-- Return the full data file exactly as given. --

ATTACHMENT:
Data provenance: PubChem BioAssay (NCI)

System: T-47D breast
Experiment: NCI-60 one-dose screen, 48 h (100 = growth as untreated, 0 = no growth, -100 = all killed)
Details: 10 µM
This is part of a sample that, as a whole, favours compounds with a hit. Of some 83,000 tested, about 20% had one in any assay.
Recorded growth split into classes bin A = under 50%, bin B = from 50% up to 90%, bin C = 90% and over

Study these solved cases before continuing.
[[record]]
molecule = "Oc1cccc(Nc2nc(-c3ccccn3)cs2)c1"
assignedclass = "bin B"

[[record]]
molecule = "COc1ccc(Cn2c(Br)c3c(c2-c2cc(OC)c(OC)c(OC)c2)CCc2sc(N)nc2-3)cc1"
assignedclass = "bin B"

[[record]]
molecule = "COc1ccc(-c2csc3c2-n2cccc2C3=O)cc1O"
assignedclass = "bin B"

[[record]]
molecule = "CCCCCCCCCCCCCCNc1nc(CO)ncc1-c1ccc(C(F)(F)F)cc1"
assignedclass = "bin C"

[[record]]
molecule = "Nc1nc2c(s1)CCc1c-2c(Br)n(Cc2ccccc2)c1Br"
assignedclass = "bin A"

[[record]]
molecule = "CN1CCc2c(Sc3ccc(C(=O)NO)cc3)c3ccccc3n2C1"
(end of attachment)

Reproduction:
Data provenance: PubChem BioAssay (NCI)

System: T-47D breast
Experiment: NCI-60 one-dose screen, 48 h (100 = growth as untreated, 0 = no growth, -100 = all killed)
Details: 10 µM
This is part of a sample that, as a whole, favours compounds with a hit. Of some 83,000 tested, about 20% had one in any assay.
Recorded growth split into classes bin A = under 50%, bin B = from 50% up to 90%, bin C = 90% and over

Study these solved cases before continuing.
[[record]]
molecule = "Oc1cccc(Nc2nc(-c3ccccn3)cs2)c1"
assignedclass = "bin B"

[[record]]
molecule = "COc1ccc(Cn2c(Br)c3c(c2-c2cc(OC)c(OC)c(OC)c2)CCc2sc(N)nc2-3)cc1"
assignedclass = "bin B"

[[record]]
molecule = "COc1ccc(-c2csc3c2-n2cccc2C3=O)cc1O"
assignedclass = "bin B"

[[record]]
molecule = "CCCCCCCCCCCCCCNc1nc(CO)ncc1-c1ccc(C(F)(F)F)cc1"
assignedclass = "bin C"

[[record]]
molecule = "Nc1nc2c(s1)CCc1c-2c(Br)n(Cc2ccccc2)c1Br"
assignedclass = "bin A"

[[record]]
molecule = "CN1CCc2c(Sc3ccc(C(=O)NO)cc3)c3ccccc3n2C1"